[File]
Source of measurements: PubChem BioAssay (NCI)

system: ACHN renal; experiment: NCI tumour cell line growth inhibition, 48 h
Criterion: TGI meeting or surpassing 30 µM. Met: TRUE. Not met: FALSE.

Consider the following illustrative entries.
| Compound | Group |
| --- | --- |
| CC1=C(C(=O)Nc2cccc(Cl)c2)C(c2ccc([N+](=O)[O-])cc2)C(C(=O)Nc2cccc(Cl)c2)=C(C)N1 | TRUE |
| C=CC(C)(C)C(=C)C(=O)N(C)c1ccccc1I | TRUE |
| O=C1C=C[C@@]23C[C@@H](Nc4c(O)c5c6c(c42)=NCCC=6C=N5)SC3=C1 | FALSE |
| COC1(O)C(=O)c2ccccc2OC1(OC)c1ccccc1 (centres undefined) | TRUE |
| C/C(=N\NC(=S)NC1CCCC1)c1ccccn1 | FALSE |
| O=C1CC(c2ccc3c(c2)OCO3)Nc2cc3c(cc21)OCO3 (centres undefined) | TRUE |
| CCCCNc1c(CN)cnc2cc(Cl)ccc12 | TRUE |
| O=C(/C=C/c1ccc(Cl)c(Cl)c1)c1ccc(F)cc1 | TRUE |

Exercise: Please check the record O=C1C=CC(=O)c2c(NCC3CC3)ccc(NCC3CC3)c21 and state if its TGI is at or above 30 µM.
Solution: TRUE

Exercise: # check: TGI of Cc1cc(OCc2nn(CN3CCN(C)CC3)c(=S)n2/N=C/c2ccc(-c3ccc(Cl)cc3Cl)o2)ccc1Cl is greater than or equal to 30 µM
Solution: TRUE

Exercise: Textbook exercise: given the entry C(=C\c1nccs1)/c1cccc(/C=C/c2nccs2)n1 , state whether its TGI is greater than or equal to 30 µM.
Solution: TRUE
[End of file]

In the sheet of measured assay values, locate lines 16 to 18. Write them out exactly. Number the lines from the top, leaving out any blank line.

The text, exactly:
Solution: TRUE

Exercise: # check: TGI of Cc1cc(OCc2nn(CN3CCN(C)CC3)c(=S)n2/N=C/c2ccc(-c3ccc(Cl)cc3Cl)o2)ccc1Cl is greater than or equal to 30 µM
Solution: TRUE